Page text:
Screen veteran Diane Ladd's helming bow is a campily claustrophobic two-hander about lost love and misperceived intentions that wears out its welcome after a bouncy start.
Screen veteran Diane Ladd’s helming bow is a campily claustrophobic two-hander about lost love and misperceived intentions that wears out its welcome after a bouncy start.
Ladd, who also scripted [from Ella Leffland’s novel], toplines as the recently widowed title character, now ready for a new lodger. Rose Munck’s selection of her wheelchair-bound father-in-law – the richest man in town – is not as sensible as it seems. You see, her relatives don’t realize she had a lengthy affair with mean old Mr Leary (Ladd ex, Bruce Dern) when he was in his married 40s and she was a naive teen. They even had a baby.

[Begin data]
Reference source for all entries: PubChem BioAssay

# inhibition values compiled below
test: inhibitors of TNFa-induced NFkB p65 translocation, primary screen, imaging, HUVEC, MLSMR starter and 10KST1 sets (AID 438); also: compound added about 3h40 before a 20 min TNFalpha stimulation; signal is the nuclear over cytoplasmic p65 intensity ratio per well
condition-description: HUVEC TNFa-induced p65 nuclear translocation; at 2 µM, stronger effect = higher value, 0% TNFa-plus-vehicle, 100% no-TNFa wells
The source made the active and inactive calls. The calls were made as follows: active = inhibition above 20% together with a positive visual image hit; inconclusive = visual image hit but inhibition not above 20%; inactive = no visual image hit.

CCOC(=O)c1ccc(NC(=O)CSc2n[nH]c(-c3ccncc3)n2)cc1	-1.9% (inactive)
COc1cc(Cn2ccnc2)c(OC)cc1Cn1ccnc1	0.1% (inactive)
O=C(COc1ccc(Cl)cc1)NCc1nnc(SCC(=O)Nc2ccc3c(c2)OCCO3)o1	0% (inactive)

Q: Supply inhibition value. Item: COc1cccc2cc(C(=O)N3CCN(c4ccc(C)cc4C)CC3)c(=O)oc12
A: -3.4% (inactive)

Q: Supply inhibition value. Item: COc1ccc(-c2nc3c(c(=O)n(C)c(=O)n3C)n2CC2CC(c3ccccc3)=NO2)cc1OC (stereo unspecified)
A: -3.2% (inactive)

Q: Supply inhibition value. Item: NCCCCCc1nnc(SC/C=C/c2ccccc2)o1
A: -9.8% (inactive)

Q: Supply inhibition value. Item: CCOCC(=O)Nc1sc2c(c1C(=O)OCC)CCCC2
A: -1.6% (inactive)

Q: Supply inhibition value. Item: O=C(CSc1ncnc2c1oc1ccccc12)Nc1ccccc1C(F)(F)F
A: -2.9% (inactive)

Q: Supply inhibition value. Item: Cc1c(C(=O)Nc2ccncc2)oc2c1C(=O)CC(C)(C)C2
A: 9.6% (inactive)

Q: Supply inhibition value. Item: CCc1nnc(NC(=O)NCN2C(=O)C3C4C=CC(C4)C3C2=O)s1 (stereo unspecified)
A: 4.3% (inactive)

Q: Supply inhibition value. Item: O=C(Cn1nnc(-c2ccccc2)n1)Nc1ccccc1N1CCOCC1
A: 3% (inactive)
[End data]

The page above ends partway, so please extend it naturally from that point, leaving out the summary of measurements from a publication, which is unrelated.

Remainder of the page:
Once he’s through her front door, the white gloves come off, and Munck indulges in a nonstop revenge fantasy, including knives, insults and open threats – all in a weird attempt to ‘heal’ the crippled geezer.
Maybe Misery loves company, but few viewers will be thrilled by this attempt to blend the macabre with slapstick violence and earnest psychological melodrama. Ultimately, the results play more like an episode of Love, American Style written by Harold Pinter and directed by Lina Wertmuller.
The pic is enlivened substantially by Dern’s stalwart performance, even if he never for a second looks 25 years older than Ladd.